Iodine-125 radioactive seed tissue implantation can be used to treat recurrent lesions and unresectable lesions which cannot be controlled by radiotherapy because this treatment has the following advantages: (1) maximize tumor killing and less tissue damage: dose of iodine-125 radioactive seed brachytherapy decreases as distance increases, which follows inverse square law. Dose is highly concentrated in target tumor area while dose decreased relatively rapidly outside the target tumor area so that dose of iodine-125 radioactive seed highly conforms to target area. Longer dose release time gives normal tissue sufficient time to repair itself so that damage to normal tissue is greatly reduced. (2) Obvious radiobiology advantages: for vitro-cultured tumor cells irradiated by radioactive seeds, cell cycle can be blocked in G2/M phase in certain range of dose;[12] cells in this phase are more sensitive to radiation, leading to greater damage of tumor cell. During radioactive seed tumor treatment, low-dose irradiation of iodine-125 leads to inverse dose-rate effect which increases radiosensitivity of irradiated cells and even ameliorates radiation resistance.

Radioactive seed implantation has a 100 years' history for treating cancers, but cervical cancer seed implantation still stops at the brachytherapy step during surgery. The literature was limited to that 20 years ago, Sharma et al.[13] reported 21 cases of recurrent gynecologic cancer (11 cases of cervical cancer, 52%) and Monk et al.[14] reported 20 cases of gynecologic cancer (18 cases of cervical cancer, 90%). Most cervical cancer patients received radiotherapy before recurrence, but radiotherapy-induced fibrosis increased the difficulty for identifying lesions during operation; thus feasibility of seed implantation was poor. Since the 1980s, due to the emergence of CT and three-dimensional TPS, radioactive seed tissue implantation for cancer treatment has become less invasive, with more accurate positioning, less complications, and expanded indications; clinical application of the treatment for treating lung cancer, liver cancer, and intestine cancer had achieved significant efficacy.[15],[16],[17] Based on the previous studies, this study applied modern image-guided method into brachytherapy of recurrent cervical cancer and achieved satisfactory results.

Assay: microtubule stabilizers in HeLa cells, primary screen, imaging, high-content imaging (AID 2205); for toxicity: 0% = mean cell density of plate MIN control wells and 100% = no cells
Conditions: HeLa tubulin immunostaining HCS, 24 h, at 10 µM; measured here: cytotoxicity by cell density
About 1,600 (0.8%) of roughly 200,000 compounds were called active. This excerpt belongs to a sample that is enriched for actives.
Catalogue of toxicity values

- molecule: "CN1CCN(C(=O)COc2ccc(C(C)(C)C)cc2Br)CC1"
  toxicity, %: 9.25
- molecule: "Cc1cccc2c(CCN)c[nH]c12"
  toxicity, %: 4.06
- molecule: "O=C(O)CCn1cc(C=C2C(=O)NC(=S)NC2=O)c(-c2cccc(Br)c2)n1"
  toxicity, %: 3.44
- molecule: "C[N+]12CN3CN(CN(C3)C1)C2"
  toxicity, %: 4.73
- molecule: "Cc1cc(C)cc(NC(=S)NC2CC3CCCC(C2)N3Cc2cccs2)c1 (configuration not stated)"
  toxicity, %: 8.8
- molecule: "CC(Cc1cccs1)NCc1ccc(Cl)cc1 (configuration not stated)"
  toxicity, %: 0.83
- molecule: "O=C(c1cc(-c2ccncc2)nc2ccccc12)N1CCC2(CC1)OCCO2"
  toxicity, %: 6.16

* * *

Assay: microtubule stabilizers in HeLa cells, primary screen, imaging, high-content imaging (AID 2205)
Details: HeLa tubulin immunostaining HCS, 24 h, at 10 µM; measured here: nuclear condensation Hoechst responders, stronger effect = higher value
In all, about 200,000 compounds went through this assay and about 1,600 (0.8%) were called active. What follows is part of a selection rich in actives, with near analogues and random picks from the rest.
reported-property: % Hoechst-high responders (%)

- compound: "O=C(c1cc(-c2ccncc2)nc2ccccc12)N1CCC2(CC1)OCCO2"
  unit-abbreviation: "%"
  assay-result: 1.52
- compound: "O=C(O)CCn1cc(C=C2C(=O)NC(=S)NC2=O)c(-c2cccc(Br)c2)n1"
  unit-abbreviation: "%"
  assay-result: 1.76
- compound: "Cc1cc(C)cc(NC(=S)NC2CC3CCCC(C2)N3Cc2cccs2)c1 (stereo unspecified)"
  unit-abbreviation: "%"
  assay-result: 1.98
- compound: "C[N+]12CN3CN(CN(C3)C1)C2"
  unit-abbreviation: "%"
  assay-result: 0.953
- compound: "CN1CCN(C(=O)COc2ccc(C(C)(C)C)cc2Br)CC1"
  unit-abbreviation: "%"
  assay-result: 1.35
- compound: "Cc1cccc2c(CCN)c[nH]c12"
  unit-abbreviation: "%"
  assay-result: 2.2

In this study, among the 17 patients, 6 patients had CR, 4 patients had PR, and 7 patients had PD, thus the clinical efficacy rate was 58% (10/17). Rate of 6 months and 1-year survival period was 74.8% and 18.3%, respectively [Figure 1]. Patients who responded effectively to radioactive seed implantation (CR + PR) had a longer survival period (median 7.0 vs. median 12.0), with statistically significant difference (P = 0.029). The result showed that radioactive seed implantation was an effective treatment for recurrent cervical cancer.

At the same time, this study did not have severe complications of radiation enteritis, while Sharma reported four cases of rectovaginal fistula during iodine-125 radioactive seed implantation treating 21 cases of recurrent gynecologic cancer. In Sharma's report of radioactive seed implantation for treating recurrent gynecologic cancer, 11 cases (27%) had postoperative complications such as intraoperative bleeding, intraoperative respiratory distress syndrome, small intestinal obstruction, and intestinal fistula. During CT-guided percutaneous seed implantation, tumor boundary displayed more clearly, iodine-125 radioactive seed distributed evenly inside tumor space, dose distribution was more suitable to the shape of tumor, and dose to sensitive organs was reduced effectively.


 > Conclusion Top


Iodine-125 radioactive seed tissue implantation is a feasible, effective, and safe method for palliative treatment of unresectable recurrent cervical cancer. As a minimally invasive treatment, the CT-guided radioactive seed tissue implantation has advantages such as accurate positioning, easy acceptance by patients, and reducing the development of lesions safely and effectively.

Financial support and sponsorship

Nil.

Conflicts of interest

There are no conflicts of interest.

 
 > References Top

1.